Among these additional records are more than 33,000 calls that detainees placed to lawyers working for Missouri’s state public defender office, and more than 1,000 made to the Midwest Innocence Project, which handles wrongful conviction cases in Missouri and four other states. That the hack contained so many calls to the MIP is distressing to the nonprofit’s executive director, Oliver Burnette. “It really gave us pause, and I think it can really hinder how we try to do business for the most vulnerable among us, those people … who are in jail and may be innocent,” he said.
As with Bukowsky’s calls, some of these additional records correspond to phone conversations arranged with prison officials to be confidential attorney-client communications, which never should have been recorded.
After a detailed review of several specific fields contained within the hacked records, The Intercept has been able to narrow the geographical scope of the recorded calls, tracing all of the detainee call records to Missouri prison facilities. Although, as we previously reported, the database reflects calls to at least 37 states, the vast majority — 85 percent — were made to phone numbers in Missouri. An additional 5 percent were placed to numbers with Kansas and Illinois area codes — states that border Missouri’s largest cities, Kansas City and St. Louis. Each phone record includes the name of the prisoner making the call, an acronym for a location that maps to a correctional facility in Missouri, as well as an identification number that appears to correspond with Missouri DOC prisoner IDs. The records do not include the number from which each phone call originated.
For Bukowsky — who founded her eponymous firm in Columbia in 2010 — the potential for damage was vast. At the August 2013 hearing in McKim’s case, the state called to the stand a woman, Melissa McFarland, who was with Wagnon just before her death and then implicated McKim in that death, a circumstance Bukowsky would have discussed with McKim. “So for them to hear me — if they’re listening to me, which I don’t know if they did — but were they to, they would know all the different things that I’m saying to my client that I think are problems for McFarland that I’m going to cross-examine her on [and] they could then prep her accordingly.”
In an email response to The Intercept, a spokesperson for the Missouri attorney general said that its office did not have access or listen to any phone calls between Bukowsky and McKim.
Bukowsky notes that violating attorney-client confidentiality in the manner that appears to have happened — and could still be happening, whether in Missouri or any of the jurisdictions where Securus operates, which include 47 states and the District of Columbia, as well as Canada and Mexico — is just another way the odds are stacked in favor of the state in criminal prosecutions.
IN OUR INITIAL REPORT, the ACLU’s Fathi described the hack as potentially representing the “most massive breach of the attorney-client privilege in modern U.S. history.” Upon learning The Intercept was able to confirm that the data included prearranged, privileged communications between lawyers and their clients, Fathi was even more troubled: “It’s very disturbing that calls that were explicitly set up as attorney-client calls were also recorded,” he said. “There’s no excuse for recording attorney-client calls, and there’s certainly no excuse for indefinitely retaining those recordings.”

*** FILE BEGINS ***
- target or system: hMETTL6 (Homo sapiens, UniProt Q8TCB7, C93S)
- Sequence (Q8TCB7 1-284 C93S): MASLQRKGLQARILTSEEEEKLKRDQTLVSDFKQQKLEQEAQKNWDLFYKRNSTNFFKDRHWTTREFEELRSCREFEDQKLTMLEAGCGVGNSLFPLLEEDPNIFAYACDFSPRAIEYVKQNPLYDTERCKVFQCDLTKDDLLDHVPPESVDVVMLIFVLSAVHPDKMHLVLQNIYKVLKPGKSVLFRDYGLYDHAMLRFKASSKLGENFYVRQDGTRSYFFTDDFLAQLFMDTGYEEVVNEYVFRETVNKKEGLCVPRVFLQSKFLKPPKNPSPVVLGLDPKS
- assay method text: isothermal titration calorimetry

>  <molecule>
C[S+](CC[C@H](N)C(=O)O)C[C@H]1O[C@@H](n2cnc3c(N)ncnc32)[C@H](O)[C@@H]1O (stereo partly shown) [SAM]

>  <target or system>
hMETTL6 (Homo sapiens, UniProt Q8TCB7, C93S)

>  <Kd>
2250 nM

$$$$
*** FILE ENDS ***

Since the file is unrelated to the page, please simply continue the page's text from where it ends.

Securus’ first public statement following our November report characterized the breach as an inside leak. In a subsequent press release on November 13, the company dropped the language about the hack being an inside job, declaring that it was “working on multiple fronts to fully investigate … and to prevent future criminal attacks.” The company said it had hired a forensic data analysis firm to determine how the hack happened and “to confirm that it happened outside of the Securus network and systems.” Securus has not publicly released any additional information related to the breach, nor responded to our requests for additional information and comment for this story.
Securus previously contested The Intercept’s conclusions about the recording of potentially privileged calls. “While The Intercept reports that they matched call data from the stolen data with phone numbers attached to attorneys’ offices,” it said in its second release regarding the hack, “no evidence has been provided that any of these calls were actually recorded, and if so, whether any of them would actually constitute privileged communications,” In addition, Securus said that its calling systems contain “multiple safeguards to prevent attorney-client recordings from occurring,” and pointed out that “licensed attorneys are able to register their numbers or a specific call to exempt them from recording.”
Although specific procedures differ depending on the state or locality involved, it is commonly the responsibility of lawyers to verify and register their numbers with jail or prison officials — ostensibly to ensure that legal calls are not recorded or monitored.